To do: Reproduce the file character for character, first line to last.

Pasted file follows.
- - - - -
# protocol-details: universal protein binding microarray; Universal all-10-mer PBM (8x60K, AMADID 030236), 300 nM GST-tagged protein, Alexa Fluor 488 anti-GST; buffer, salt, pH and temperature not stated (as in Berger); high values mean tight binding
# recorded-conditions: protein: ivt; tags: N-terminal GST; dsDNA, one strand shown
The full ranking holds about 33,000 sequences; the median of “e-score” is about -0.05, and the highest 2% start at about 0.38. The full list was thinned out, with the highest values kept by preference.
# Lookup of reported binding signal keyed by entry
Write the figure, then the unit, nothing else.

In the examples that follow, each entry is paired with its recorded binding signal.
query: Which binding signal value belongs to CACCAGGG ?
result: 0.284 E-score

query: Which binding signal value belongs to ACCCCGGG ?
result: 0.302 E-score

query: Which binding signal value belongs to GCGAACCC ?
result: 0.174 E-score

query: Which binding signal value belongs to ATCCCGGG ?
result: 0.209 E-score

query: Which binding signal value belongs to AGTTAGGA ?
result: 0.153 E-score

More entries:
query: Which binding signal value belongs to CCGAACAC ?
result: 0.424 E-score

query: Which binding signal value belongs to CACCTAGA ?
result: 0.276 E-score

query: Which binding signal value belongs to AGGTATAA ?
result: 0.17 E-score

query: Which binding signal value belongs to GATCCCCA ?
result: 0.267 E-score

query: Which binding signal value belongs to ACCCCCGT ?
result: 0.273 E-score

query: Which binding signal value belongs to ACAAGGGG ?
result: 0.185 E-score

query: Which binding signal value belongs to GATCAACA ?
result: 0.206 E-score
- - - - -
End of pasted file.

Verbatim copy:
# protocol-details: universal protein binding microarray; Universal all-10-mer PBM (8x60K, AMADID 030236), 300 nM GST-tagged protein, Alexa Fluor 488 anti-GST; buffer, salt, pH and temperature not stated (as in Berger); high values mean tight binding
# recorded-conditions: protein: ivt; tags: N-terminal GST; dsDNA, one strand shown
The full ranking holds about 33,000 sequences; the median of “e-score” is about -0.05, and the highest 2% start at about 0.38. The full list was thinned out, with the highest values kept by preference.
# Lookup of reported binding signal keyed by entry
Write the figure, then the unit, nothing else.

In the examples that follow, each entry is paired with its recorded binding signal.
query: Which binding signal value belongs to CACCAGGG ?
result: 0.284 E-score

query: Which binding signal value belongs to ACCCCGGG ?
result: 0.302 E-score

query: Which binding signal value belongs to GCGAACCC ?
result: 0.174 E-score

query: Which binding signal value belongs to ATCCCGGG ?
result: 0.209 E-score

query: Which binding signal value belongs to AGTTAGGA ?
result: 0.153 E-score

More entries:
query: Which binding signal value belongs to CCGAACAC ?
result: 0.424 E-score

query: Which binding signal value belongs to CACCTAGA ?
result: 0.276 E-score

query: Which binding signal value belongs to AGGTATAA ?
result: 0.17 E-score

query: Which binding signal value belongs to GATCCCCA ?
result: 0.267 E-score

query: Which binding signal value belongs to ACCCCCGT ?
result: 0.273 E-score

query: Which binding signal value belongs to ACAAGGGG ?
result: 0.185 E-score

query: Which binding signal value belongs to GATCAACA ?
result: 0.206 E-score